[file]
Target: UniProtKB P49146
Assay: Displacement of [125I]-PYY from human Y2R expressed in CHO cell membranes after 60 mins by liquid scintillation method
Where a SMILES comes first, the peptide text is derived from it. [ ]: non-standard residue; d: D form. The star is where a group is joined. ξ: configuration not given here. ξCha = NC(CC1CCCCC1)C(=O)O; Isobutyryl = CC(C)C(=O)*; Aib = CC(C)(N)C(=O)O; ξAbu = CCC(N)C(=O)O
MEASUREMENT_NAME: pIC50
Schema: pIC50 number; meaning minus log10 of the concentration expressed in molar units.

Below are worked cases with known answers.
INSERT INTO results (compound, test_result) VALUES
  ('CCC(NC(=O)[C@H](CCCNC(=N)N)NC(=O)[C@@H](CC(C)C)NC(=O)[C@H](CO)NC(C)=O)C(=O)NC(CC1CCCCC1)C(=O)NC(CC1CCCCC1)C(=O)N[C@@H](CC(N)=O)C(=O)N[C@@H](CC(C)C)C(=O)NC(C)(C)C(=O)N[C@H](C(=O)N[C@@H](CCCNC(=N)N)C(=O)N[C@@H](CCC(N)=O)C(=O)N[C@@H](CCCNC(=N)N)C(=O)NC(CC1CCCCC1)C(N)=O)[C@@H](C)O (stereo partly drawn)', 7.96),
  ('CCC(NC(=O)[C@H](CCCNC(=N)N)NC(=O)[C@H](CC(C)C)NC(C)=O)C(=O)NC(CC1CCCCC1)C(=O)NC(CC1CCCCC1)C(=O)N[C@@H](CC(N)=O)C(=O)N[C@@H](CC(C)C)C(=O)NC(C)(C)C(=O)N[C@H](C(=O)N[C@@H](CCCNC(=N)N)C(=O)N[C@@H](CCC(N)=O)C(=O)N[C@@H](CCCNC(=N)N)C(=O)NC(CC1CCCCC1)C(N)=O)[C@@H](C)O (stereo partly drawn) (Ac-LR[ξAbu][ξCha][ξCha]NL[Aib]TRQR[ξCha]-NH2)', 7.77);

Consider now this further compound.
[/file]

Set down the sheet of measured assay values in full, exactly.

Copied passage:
Target: UniProtKB P49146
Assay: Displacement of [125I]-PYY from human Y2R expressed in CHO cell membranes after 60 mins by liquid scintillation method
Where a SMILES comes first, the peptide text is derived from it. [ ]: non-standard residue; d: D form. The star is where a group is joined. ξ: configuration not given here. ξCha = NC(CC1CCCCC1)C(=O)O; Isobutyryl = CC(C)C(=O)*; Aib = CC(C)(N)C(=O)O; ξAbu = CCC(N)C(=O)O
MEASUREMENT_NAME: pIC50
Schema: pIC50 number; meaning minus log10 of the concentration expressed in molar units.

Below are worked cases with known answers.
INSERT INTO results (compound, test_result) VALUES
  ('CCC(NC(=O)[C@H](CCCNC(=N)N)NC(=O)[C@@H](CC(C)C)NC(=O)[C@H](CO)NC(C)=O)C(=O)NC(CC1CCCCC1)C(=O)NC(CC1CCCCC1)C(=O)N[C@@H](CC(N)=O)C(=O)N[C@@H](CC(C)C)C(=O)NC(C)(C)C(=O)N[C@H](C(=O)N[C@@H](CCCNC(=N)N)C(=O)N[C@@H](CCC(N)=O)C(=O)N[C@@H](CCCNC(=N)N)C(=O)NC(CC1CCCCC1)C(N)=O)[C@@H](C)O (stereo partly drawn)', 7.96),
  ('CCC(NC(=O)[C@H](CCCNC(=N)N)NC(=O)[C@H](CC(C)C)NC(C)=O)C(=O)NC(CC1CCCCC1)C(=O)NC(CC1CCCCC1)C(=O)N[C@@H](CC(N)=O)C(=O)N[C@@H](CC(C)C)C(=O)NC(C)(C)C(=O)N[C@H](C(=O)N[C@@H](CCCNC(=N)N)C(=O)N[C@@H](CCC(N)=O)C(=O)N[C@@H](CCCNC(=N)N)C(=O)NC(CC1CCCCC1)C(N)=O)[C@@H](C)O (stereo partly drawn) (Ac-LR[ξAbu][ξCha][ξCha]NL[Aib]TRQR[ξCha]-NH2)', 7.77);

Consider now this further compound.